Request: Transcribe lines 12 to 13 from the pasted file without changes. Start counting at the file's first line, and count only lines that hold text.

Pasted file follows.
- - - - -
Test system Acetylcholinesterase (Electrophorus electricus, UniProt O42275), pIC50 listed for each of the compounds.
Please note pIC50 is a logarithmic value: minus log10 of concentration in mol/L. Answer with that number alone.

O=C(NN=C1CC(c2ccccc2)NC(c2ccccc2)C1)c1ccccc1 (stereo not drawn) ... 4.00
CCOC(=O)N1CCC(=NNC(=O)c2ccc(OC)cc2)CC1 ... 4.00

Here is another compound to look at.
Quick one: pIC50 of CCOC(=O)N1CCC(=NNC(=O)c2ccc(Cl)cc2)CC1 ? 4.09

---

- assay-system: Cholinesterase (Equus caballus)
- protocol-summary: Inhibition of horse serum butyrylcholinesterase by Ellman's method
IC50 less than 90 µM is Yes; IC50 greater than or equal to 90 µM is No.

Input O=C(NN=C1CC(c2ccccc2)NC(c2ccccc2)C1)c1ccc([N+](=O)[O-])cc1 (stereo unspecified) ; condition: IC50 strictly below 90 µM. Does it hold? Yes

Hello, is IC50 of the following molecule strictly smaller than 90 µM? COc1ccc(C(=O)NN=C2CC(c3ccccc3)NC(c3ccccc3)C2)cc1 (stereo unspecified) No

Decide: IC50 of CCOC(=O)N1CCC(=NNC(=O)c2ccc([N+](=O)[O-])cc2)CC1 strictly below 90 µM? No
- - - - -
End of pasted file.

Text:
Hello, is IC50 of the following molecule strictly smaller than 90 µM? COc1ccc(C(=O)NN=C2CC(c3ccccc3)NC(c3ccccc3)C2)cc1 (stereo unspecified) No

Decide: IC50 of CCOC(=O)N1CCC(=NNC(=O)c2ccc([N+](=O)[O-])cc2)CC1 strictly below 90 µM? No